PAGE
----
This appeal arises under the Texas Workers' Compensation Commission Act of 1989 (1989 Act), TEX. REV. CIV. STAT. ANN. arts. 1.01 through 11.10 (Vernon Supp. 1992). On October 30, 1992, a contested case hearing was begun and was continued on appellant's (carrier herein) motion for a continuance to obtain a doctor's answers to interrogatories. The hearing reconvened on November 13, 1992, also in (city), Texas with (hearing officer) presiding. He determined that respondent, claimant herein, was injured in the course and scope of employment on (date of injury), and such accident was timely reported. Appellant asserts that the finding of an injury in the course and scope of employment is not supported by sufficient evidence as to causation. Respondent states that the evidence of causation is adequate since this case does not involve occupational disease.
Finding that the testimony of one witness listed in the decision is not recorded and that a large part of the cross-examination of the claimant may not be recorded on the tapes provided as part of the appellate record, we reverse and remand as described hereafter.
In this case two tapes were received; there was no transcript. One additional tape was received as part of claimant's evidence. Claimant's tape did not include any testimony but was restricted to what it represented itself to be--a recording of one person's attempt to make a telephone call. The tape of the hearing marked "tape 1" is a good recording. It takes the hearing through its October 30th segment and through the testimony of (Mr. A) and direct testimony of the claimant on November 13, 1992. Tape 1 just begins cross- examination of the claimant, with approximately one-sixth of side "B" of tape 1 devoted thereto, when it ends. Tape 2, side "A" begins with the hearing officer identifying the tape and side thereof and stating, to the effect, that the witness may be cross-examined. When cross-examination is complete, and the witness is through, the hearing officer dismisses not the claimant, but (Mr. Q). Thereafter on side "A" of tape 2, (OD) testifies, claimant rests, (Ms. G) and (Mr. K) testify for the carrier, closing arguments are waived, and the hearing officer closes the hearing. Tape 2 side "A" ended with approximately 22 blank "counts" left on the tape. On tape 2 side "B" the hearing officer identifies the tape at "count" 15 and says to the effect, that the witness is on direct examination, who can be identified later as (EA). Thereafter (Mr. P) testified and (Mr. Q) was called and completed direct examination. Cross-examination of (Mr. Q) just began when side "B" ended. There are no other tapes and no testimony of (RM), listed as a witness, is heard. The relatively short amount of cross-examination of claimant on tape 1, side "B" probably indicates also that part of claimant's testimony is not available on the tapes before us on appeal.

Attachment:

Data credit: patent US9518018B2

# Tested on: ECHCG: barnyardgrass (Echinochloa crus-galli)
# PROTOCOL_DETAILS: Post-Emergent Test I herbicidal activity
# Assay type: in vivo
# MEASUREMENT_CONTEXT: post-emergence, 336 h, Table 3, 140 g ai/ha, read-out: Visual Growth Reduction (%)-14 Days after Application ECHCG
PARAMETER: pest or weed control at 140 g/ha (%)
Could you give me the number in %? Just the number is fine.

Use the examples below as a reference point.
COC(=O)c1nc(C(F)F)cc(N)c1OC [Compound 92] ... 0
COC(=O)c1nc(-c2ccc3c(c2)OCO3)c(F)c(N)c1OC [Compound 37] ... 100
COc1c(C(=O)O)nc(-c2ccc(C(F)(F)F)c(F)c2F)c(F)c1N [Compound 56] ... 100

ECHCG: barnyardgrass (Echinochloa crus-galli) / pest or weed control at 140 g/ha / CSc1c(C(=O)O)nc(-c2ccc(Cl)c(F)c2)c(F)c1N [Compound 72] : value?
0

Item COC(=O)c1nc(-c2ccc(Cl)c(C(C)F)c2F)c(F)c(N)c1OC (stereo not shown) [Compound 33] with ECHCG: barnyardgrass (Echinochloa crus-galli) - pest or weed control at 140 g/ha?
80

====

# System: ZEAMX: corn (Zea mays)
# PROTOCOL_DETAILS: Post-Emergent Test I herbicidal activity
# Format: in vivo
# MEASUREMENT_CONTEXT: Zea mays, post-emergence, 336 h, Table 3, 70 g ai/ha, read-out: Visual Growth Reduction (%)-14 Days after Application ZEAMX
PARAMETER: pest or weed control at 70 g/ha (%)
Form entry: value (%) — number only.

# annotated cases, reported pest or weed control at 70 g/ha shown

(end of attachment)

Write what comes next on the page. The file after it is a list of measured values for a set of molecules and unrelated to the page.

If the set of tapes before us was in some manner improperly duplicated from complete tapes of the hearing, the complete set of tapes would adequately serve to construct a record for review. Article 8308-6.42 of the 1989 Act requires the Appeals Panel to consider the "record developed at the contested case hearing". Also see Texas Workers' Compensation Commission Appeal No. 91017, dated September 25, 1991. This panel cannot make a decision on the record before us, so we must remand for construction of the record. Having ordered a remand, if a complete set of tapes is not found, the missing testimony may be constructed by any method suitable to all parties and the hearing officer. The hearing officer may order another hearing for the limited purpose of developing and considering the evidence. Reconsideration and additional or different findings may be appropriate within the judgment of the hearing officer. Pending resolution of the remand, a final decision has not been made in this case. The decision is reversed and remanded.
Susan M. Kelley
Thomas A. Knapp